Quite 50,000 persons are said to have died of the sweating-sickness in England: most of them men of twenty to forty or fifty years. The English are concealing these facts as much as possible in order not to let it be known that the kingdom has been weakened, and that God has wished to punish it.
A few days ago two ships sailed from here for Barbary under the command of an Englishman called Mr. Wyndham, (fn. 6) who formerly practised piracy. One of the ships is well manned and armed, and the other has a cargo of merchandise, among which there are pikes and armour. Some say that the ships are still in Cornwall, and that Mr. Wyndham is dead.
They say that the King of France now has ten or twelve well-found men-of-war at sea; and it seems that the English are also beginning to put all their ships in order.
Cipher. French.
Aug. 27. Brussels, L.A. 47. Summary of certain letters addressed to the Admiral, M. Van Buren, and in his absence to me, Cornille Scepperus, concerning naval armaments in England.
M. Roeland de Pottere, pensioner of the nobles in Zeeland, writes from Veere on August 25th that a Flushing sailor named Adrien Wolfaerts arrived the same day at Veere saying he had left London in the evening of Thursday last, August 20th, and had seen six or seven medium-sized men-of-war lying ready to sail in the Thames at Greenwich, two of them quite new. Three leagues farther on, at Woolwich, he found fifteen or sixteen men-of-war and two or three hoys, also ready to put out to sea. The next morning he left the Thames, and ran across an English boat belonging to one Grayer, who told him he would meet with a French war-ship on his passage. However, he did not meet the French ship, and therefore knows not whether the Englishman did not say it to frighten him.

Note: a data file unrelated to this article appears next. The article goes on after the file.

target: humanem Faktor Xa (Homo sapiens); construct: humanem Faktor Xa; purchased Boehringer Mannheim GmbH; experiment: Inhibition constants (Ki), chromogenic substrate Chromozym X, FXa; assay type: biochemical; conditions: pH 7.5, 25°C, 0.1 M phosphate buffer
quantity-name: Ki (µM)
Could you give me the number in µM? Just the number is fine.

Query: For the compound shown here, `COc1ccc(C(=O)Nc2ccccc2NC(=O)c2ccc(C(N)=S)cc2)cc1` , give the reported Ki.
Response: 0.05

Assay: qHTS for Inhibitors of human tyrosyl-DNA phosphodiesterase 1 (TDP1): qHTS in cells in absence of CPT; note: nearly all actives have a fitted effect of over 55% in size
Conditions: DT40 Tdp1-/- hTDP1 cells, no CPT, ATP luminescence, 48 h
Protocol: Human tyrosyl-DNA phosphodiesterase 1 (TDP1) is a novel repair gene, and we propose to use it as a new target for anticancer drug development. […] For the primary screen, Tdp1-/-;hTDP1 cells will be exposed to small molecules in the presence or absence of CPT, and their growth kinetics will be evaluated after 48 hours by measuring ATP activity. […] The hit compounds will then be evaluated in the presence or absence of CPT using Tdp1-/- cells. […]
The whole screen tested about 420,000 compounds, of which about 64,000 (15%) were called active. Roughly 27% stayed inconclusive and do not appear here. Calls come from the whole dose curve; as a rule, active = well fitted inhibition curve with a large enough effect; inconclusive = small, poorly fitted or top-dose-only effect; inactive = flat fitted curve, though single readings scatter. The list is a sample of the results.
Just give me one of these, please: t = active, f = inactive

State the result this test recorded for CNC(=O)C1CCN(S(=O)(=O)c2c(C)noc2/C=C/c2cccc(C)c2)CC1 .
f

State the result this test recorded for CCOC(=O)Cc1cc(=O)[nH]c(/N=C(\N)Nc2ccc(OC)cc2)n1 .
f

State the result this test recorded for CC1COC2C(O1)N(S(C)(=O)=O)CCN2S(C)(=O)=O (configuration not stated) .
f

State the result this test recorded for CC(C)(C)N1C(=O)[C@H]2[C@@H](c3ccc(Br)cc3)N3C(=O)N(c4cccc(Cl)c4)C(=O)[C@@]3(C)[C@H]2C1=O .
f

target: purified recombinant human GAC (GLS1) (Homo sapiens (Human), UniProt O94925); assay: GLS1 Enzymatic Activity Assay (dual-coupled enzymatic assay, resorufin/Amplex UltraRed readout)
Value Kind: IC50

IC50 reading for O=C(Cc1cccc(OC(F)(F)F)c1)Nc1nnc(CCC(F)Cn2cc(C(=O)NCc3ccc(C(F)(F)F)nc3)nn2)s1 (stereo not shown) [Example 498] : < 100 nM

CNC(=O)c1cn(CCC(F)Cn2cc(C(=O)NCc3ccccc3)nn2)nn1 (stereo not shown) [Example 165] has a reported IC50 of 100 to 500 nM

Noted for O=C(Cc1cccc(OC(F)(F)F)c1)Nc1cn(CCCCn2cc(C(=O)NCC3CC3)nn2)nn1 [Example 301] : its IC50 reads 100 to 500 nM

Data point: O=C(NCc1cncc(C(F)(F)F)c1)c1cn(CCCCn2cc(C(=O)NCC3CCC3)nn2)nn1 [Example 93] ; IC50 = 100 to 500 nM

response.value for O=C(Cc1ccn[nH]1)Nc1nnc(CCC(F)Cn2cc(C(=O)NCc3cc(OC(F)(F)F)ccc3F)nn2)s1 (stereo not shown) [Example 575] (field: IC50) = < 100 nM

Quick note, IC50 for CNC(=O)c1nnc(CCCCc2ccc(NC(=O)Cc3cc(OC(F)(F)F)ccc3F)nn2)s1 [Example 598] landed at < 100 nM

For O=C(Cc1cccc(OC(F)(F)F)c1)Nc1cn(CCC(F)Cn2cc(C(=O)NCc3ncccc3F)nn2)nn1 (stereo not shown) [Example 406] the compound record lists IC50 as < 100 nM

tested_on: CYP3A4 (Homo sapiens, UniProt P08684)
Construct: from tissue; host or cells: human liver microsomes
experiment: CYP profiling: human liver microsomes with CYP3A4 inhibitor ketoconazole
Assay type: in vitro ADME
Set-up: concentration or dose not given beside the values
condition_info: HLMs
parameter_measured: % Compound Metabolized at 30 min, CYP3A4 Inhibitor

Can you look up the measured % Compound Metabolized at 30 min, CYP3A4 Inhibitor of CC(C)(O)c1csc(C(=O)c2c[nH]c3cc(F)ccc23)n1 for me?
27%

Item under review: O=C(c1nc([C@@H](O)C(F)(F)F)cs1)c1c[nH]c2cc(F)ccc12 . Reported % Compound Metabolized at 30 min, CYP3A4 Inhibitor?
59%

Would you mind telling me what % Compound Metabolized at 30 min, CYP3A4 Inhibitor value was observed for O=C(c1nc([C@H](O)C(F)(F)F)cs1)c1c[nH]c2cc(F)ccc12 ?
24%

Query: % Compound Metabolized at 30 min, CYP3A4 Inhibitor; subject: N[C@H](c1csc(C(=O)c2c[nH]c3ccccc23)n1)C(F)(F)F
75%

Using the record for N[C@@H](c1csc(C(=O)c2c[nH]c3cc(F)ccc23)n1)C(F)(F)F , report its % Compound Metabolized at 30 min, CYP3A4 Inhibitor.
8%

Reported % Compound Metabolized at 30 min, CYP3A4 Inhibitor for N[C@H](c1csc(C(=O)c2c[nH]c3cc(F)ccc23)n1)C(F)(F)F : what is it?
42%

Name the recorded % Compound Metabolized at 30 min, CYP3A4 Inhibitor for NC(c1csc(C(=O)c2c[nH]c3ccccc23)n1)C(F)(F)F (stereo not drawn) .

Dominicus Van der Nieuwenhove, bailiff of Veere, writes from that place on the 24th to the same effect, adding that the Flushing sailor told him he saw the ships riding at anchor, well-supplied with provisions and artillery, well-manned and ready to set sail.
To-day, August 27th, I have heard from the Chevaliers Thierry Van der Werve, burgomaster of Antwerp, and Cornille d'Espagne, and Master Jacques Maess, pensioner of the same place, that they were certain the English were arming by sea, and that the people of these countries feared it might be against them and to put a stop to trade and commerce if, as it was said, the English were going to join the French.
Brussels, 27 August, 1551.
French. Written and signed by Cornille Scepperus (d'Eecke).


  • 1. Marshal de St. André.
  • 2. On August 1st the Bishop of Arras wrote from Augsburg to the Queen Dowager (Brussels E.A. 125), that Wotton had made no sign when sounded about the marriage, but that the French ambassador had spoken plainly about it.
  • 3. Doubtless Scheyfve's letter to the Emperor of that date.
  • 4. The Council had decided, on August 9th, to “wink at sin” no longer. An instrument of their decision was signed and sealed by them on the same day. (Edward's Journal.)
  • 5. The English envoys had cause to be dissatisfied with their presents. Northampton received 500l., the Bishop of Ely, 200l., Hoby, 150l., “and the rest a mere scantling”; whilst St. André had 3,000l., de Gyé l,000l., Chenault, 1,000l., and Morvillers, Bordin and the Bishop of Périgueux 500l. each. The King of France afterwards gave Mason to understand that the man who had been entrusted with the presents for the English had filled his own pockets and was to be punished, but apparently nothing was done to make up the difference to Northampton and his colleagues.
  • 6. Thomas Wyndham had been summoned before the Council for piracy in 1545. He served in the war against Scotland (1547–1549) under Clinton. In January, 1562, he was again in trouble for piracy.